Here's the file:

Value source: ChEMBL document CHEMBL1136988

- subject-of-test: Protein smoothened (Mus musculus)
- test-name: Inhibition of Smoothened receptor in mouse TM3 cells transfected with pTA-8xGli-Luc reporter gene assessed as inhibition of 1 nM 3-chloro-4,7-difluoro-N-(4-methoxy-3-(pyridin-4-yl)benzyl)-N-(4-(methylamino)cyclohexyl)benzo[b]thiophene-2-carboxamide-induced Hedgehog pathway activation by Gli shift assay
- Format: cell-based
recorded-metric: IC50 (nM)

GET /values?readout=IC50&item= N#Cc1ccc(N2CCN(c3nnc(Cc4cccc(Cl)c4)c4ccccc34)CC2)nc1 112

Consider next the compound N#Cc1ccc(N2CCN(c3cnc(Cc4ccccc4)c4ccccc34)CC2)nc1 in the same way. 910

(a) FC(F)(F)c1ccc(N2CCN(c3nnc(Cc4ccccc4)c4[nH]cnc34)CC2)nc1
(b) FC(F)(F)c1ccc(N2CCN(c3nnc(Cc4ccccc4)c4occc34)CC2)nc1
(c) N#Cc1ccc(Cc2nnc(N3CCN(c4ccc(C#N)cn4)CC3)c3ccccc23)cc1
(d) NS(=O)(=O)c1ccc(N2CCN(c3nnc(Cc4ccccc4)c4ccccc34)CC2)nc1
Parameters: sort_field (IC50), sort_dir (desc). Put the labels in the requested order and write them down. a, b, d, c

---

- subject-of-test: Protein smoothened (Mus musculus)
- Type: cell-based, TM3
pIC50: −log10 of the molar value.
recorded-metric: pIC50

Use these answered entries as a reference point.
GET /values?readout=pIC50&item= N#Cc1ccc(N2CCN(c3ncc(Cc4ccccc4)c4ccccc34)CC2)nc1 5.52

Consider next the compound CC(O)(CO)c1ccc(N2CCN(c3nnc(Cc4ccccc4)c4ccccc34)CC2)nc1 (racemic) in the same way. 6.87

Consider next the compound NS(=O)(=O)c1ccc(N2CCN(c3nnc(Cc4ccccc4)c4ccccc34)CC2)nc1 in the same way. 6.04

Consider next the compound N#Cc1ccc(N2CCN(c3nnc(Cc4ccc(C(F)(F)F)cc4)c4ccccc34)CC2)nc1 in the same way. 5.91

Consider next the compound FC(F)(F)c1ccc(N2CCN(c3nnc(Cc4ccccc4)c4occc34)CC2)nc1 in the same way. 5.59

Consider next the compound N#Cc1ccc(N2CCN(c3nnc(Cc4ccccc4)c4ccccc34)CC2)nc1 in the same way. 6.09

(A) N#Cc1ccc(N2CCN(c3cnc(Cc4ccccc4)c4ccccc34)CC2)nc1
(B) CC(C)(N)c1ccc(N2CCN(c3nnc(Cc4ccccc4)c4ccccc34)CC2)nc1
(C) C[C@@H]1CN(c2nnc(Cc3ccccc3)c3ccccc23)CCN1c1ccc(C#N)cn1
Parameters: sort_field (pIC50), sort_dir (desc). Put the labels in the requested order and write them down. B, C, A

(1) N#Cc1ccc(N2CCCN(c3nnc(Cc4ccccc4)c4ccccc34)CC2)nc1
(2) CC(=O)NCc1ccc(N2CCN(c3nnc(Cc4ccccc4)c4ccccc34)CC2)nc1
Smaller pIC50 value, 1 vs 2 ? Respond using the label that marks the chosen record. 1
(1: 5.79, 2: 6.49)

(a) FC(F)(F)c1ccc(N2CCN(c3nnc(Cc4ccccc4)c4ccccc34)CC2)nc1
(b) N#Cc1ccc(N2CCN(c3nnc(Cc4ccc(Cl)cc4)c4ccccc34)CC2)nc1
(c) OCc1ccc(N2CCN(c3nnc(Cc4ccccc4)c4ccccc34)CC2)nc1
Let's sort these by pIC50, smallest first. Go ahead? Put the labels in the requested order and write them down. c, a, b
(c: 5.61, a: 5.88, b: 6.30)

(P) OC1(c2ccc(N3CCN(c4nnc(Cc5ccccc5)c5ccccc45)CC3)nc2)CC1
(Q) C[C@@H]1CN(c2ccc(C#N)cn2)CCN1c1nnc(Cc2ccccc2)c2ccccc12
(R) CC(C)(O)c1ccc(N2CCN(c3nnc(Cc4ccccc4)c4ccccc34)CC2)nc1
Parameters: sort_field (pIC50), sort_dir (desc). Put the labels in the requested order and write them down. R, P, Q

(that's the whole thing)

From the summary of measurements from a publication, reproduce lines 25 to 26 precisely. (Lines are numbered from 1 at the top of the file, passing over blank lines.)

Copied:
(A) N#Cc1ccc(N2CCN(c3cnc(Cc4ccccc4)c4ccccc34)CC2)nc1
(B) CC(C)(N)c1ccc(N2CCN(c3nnc(Cc4ccccc4)c4ccccc34)CC2)nc1